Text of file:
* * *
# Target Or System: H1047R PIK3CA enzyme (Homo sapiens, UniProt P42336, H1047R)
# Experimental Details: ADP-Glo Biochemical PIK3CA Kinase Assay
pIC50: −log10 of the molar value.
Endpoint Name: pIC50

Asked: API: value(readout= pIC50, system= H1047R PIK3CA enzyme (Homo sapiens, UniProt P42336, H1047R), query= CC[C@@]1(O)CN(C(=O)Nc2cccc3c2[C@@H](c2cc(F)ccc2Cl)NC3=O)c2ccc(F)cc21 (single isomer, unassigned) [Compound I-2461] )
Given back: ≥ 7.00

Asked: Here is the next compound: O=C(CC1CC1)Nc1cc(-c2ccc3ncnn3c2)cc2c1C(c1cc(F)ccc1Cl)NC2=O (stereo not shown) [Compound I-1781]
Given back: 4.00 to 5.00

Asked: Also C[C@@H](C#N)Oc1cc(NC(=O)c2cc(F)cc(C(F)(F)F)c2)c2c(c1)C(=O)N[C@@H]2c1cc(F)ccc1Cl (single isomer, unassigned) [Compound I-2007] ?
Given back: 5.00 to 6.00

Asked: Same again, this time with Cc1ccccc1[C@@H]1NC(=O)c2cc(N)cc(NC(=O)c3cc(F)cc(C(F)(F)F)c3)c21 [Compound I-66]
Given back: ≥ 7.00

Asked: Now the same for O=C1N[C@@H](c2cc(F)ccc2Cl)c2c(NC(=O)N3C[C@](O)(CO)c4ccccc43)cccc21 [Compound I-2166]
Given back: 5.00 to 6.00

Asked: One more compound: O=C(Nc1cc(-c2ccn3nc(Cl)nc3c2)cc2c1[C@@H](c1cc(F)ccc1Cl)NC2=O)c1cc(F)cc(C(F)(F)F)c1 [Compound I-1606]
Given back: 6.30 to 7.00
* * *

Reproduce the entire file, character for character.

# Target Or System: H1047R PIK3CA enzyme (Homo sapiens, UniProt P42336, H1047R)
# Experimental Details: ADP-Glo Biochemical PIK3CA Kinase Assay
pIC50: −log10 of the molar value.
Endpoint Name: pIC50

Asked: API: value(readout= pIC50, system= H1047R PIK3CA enzyme (Homo sapiens, UniProt P42336, H1047R), query= CC[C@@]1(O)CN(C(=O)Nc2cccc3c2[C@@H](c2cc(F)ccc2Cl)NC3=O)c2ccc(F)cc21 (single isomer, unassigned) [Compound I-2461] )
Given back: ≥ 7.00

Asked: Here is the next compound: O=C(CC1CC1)Nc1cc(-c2ccc3ncnn3c2)cc2c1C(c1cc(F)ccc1Cl)NC2=O (stereo not shown) [Compound I-1781]
Given back: 4.00 to 5.00

Asked: Also C[C@@H](C#N)Oc1cc(NC(=O)c2cc(F)cc(C(F)(F)F)c2)c2c(c1)C(=O)N[C@@H]2c1cc(F)ccc1Cl (single isomer, unassigned) [Compound I-2007] ?
Given back: 5.00 to 6.00

Asked: Same again, this time with Cc1ccccc1[C@@H]1NC(=O)c2cc(N)cc(NC(=O)c3cc(F)cc(C(F)(F)F)c3)c21 [Compound I-66]
Given back: ≥ 7.00

Asked: Now the same for O=C1N[C@@H](c2cc(F)ccc2Cl)c2c(NC(=O)N3C[C@](O)(CO)c4ccccc43)cccc21 [Compound I-2166]
Given back: 5.00 to 6.00

Asked: One more compound: O=C(Nc1cc(-c2ccn3nc(Cl)nc3c2)cc2c1[C@@H](c1cc(F)ccc1Cl)NC2=O)c1cc(F)cc(C(F)(F)F)c1 [Compound I-1606]
Given back: 6.30 to 7.00